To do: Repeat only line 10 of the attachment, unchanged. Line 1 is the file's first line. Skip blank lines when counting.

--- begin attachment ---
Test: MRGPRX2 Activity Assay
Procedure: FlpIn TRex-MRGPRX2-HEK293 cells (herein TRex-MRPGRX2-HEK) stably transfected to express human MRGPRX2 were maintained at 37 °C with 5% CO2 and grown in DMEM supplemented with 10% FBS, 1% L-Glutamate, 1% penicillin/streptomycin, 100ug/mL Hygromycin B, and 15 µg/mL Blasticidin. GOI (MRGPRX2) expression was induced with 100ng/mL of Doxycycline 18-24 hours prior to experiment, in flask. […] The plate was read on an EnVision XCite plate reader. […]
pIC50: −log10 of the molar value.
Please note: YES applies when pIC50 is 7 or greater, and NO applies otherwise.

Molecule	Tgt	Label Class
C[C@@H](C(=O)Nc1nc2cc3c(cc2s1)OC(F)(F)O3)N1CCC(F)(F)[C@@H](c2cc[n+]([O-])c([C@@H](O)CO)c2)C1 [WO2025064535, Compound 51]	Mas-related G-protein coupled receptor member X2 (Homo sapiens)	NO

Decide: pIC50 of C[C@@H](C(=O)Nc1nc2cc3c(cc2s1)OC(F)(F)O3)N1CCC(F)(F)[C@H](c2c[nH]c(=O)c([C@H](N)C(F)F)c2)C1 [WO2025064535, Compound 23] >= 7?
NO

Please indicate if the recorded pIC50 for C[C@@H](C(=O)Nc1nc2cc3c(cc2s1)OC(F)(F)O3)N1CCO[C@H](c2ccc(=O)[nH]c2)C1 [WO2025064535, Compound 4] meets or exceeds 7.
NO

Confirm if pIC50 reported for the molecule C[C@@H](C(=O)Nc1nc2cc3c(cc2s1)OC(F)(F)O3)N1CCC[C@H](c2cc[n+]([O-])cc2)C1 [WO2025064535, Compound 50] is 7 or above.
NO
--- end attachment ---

NO